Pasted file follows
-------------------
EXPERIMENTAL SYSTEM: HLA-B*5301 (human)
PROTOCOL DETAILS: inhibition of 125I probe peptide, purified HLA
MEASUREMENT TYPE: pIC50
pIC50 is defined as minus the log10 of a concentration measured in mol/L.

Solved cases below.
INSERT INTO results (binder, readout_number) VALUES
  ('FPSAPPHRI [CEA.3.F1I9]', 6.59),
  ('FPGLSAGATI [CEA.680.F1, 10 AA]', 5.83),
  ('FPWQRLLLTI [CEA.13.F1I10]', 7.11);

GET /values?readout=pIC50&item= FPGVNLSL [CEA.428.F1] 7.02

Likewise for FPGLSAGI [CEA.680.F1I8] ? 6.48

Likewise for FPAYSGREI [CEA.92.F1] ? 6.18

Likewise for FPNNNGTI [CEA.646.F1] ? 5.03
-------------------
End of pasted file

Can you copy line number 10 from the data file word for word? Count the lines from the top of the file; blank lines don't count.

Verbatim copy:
GET /values?readout=pIC50&item= FPGVNLSL [CEA.428.F1] 7.02